I wonder if anyone's actually shipped a game named "Placeholder"...

I wonder if anyone’s actually shipped a game named “Placeholder”…

This week, I focused on implementing Tutorials. If you’re not interested in behind-the-scenes stuff, this might be one to skip.

Even for devs tutorials are a relatively dry “feature”, but I believe they are a critical one nevertheless. This goes double when you’re trying to pull off an artsy-mobile-minimalist game.

I found this tutorial system kind of weird/fun to implement: It needs to intercept/prevent input, toggle effects on and off, change numbers around, and even provide interactive dialogs. These actions are each ordered in a script, with specific conditions required to transition to the next action.

For the time being, the BIS gameplay is straightforward enough that I think I could do a purely graphical tutorial, but soon that won’t be true. Some of the gameplay modes are considerably less intuitive, and it seems likely that I’ll need text dialogs to explain hem. So I made some, and you can see an initial example on the right.

Each dialog is an instantiated prefab where the script is filled in manually. They could easily pull text from a file at run time (obviously necessary for localization), but I’m still not comfortable with how Unity UI elements resize and reposition themselves. For now, I feel it will be necessary to tweak them manually.

The code behind the tutorials is essentially a finite state machine (FSM). Any given step in a tutorial is a ‘state’. User actions change the values of variables that are watched by the tutorial FSM, which in turn trigger various effects. The effects are quite versatile, including transitions between states; toggling on/off dialogs, media, or any given part of the UI; modifying the watched variables arbitrarily; and soon, directly adjusting the player’s data.

This is likely unnecessarily powerful for the tutorials BIS will need, but once the right abstraction was in place, the extra functionality was almost free. Yay for that.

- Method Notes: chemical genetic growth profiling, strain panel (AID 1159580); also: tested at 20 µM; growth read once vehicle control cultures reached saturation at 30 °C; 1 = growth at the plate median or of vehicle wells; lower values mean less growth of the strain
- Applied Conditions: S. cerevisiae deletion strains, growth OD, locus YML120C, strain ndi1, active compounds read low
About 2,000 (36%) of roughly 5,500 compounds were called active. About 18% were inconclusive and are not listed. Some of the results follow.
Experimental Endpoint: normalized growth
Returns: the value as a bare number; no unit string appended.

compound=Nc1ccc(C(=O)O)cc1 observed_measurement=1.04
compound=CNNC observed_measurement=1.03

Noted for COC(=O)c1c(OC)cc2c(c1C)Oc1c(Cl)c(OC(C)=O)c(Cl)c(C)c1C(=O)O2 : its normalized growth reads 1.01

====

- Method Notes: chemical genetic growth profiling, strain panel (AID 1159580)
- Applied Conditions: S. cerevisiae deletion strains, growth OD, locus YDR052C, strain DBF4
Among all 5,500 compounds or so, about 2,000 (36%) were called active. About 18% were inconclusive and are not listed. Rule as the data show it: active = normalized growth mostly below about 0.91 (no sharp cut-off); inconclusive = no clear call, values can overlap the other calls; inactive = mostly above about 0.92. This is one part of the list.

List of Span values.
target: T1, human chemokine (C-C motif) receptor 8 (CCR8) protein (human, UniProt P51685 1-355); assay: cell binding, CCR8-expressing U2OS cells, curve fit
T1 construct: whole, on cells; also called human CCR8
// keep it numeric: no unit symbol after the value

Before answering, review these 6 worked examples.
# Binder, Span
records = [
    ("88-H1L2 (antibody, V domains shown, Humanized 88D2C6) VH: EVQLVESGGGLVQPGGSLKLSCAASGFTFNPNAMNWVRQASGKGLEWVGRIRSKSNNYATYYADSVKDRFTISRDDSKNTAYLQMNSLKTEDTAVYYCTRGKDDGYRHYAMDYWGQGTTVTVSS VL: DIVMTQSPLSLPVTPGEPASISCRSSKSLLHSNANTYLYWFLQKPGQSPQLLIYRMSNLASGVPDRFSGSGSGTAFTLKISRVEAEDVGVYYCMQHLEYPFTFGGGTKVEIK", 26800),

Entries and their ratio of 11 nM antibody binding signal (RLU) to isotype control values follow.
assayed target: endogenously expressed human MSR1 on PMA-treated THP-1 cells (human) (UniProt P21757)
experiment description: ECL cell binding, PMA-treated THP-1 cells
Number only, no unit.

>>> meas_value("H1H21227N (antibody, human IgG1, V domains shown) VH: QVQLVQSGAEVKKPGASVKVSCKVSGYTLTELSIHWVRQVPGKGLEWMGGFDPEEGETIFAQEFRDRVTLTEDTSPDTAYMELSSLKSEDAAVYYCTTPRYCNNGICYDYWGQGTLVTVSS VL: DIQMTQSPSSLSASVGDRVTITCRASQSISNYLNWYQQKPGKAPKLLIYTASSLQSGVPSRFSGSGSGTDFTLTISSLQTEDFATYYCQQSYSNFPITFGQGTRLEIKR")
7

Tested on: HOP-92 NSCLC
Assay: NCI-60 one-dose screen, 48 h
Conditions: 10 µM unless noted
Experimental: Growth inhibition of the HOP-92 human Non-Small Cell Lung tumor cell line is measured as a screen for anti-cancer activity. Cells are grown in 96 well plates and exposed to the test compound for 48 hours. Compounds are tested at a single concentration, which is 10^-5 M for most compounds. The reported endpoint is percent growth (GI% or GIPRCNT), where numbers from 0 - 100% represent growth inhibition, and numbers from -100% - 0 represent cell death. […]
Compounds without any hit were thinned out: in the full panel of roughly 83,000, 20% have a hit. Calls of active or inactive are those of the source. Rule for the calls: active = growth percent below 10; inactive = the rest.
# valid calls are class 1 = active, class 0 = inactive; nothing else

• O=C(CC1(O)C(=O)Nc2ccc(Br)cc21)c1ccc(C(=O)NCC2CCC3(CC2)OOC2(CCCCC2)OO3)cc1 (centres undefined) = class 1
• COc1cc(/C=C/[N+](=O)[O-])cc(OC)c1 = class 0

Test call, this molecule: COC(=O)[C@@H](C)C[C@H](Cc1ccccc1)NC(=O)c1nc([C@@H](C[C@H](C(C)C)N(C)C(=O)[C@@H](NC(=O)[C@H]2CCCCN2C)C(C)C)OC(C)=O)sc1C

Next week, the march towards F&FA/”minimum shippable game” continues with some polish to space travel and the mining UI. Wee!

Nothing novel, standard character selection

Nothing novel, standard character selection

Power 3 T-block about to do some damage

Power 3 T-block about to do some damage

How the T-block's power will transfer

How the T-block’s power will transfer

After-clear result

After-clear result

I’ve decided to try writing regular updates about what’s changed since the last update for BIS. I’m unsure what the right pace is, whether weekly, monthly, or somewhere in between. I’m also unsure if these will provide value for me or anyone else, so we’ll see.

I had two main goals for BIS this week:

  1. implement character persistence, and
  2. add in “multi-clear” mining functionality

Character Persistence

This goal is mostly just about shifting BIS from prototype towards proper game. Until this week, progress was lost the moment you closed the app. Boo.

This turned out to be a bit more work than expected, though it’s not surprising. Before now there has been no reason to consider that someone might load a different character, or that all the state scattered around the game might need updating.

I wasn’t planning to include that functionality, but it seems a little bit RPG-critical to me now. Now that it’s in, the game feels much more like a game. Win.

Multi-clear Mining

What’s a mining game without some materials taking longer to harvest than others? Nothing, that’s what.

In a “line clear” game like this, “taking longer” seems like it should mean you have to fill the line more than once, so that’s what I’m trying. As those tougher blocks get weaker, there will be a visual indicator of how close they are to breaking.

Each material – including the blocks you hurl unceremoniously at the ground – has two values that determine how a “full line” is processed: Power and Toughness.

Power represents how much energy that tile releases when you fill the line.
Toughness is how much energy a tile takes to actually get it to disappear (and thereby zip its way into your cargo hold).

By default, each material is 1:1. What this means is that each material is neutral, able to clear itself and nothing else.

Currently, copper and stone are 1:2, meaning they take 2 power to clear, but only provide 1. The first time you fill a line with them, all the dirt and all of your blocks will clear as you’d see in any game in the Tetris genre, but the copper and stone tiles will remain, albeit at reduced toughness (1). Clear a line there again and you’ll get them both.

To help offset this, especially as players get to high-density planets, you can upgrade the power of your blocks. Right now, this is just implemented in a “buy +1 power from the shop” way – un-fun.

So how does that help? Well, starter blocks have 1 power and 1 toughness, same as any other material. They produce 1 power each when you fill a line, and consume that 1 power so they disappear.

But suppose you upgrade your T-block to power 3. Now, when the T-block lands, in addition to clearing itself (with 1 of its 3 power), the 2 excess power contributes to clearing other blocks on that line. With 1 copper block and 1 stone block, that 2 excess is just enough to clear the entire line in one go. Nice.

In a future update, I’ll add ways to let skilled players magnify the power of their blocks through clever placement and timing, more on that soon!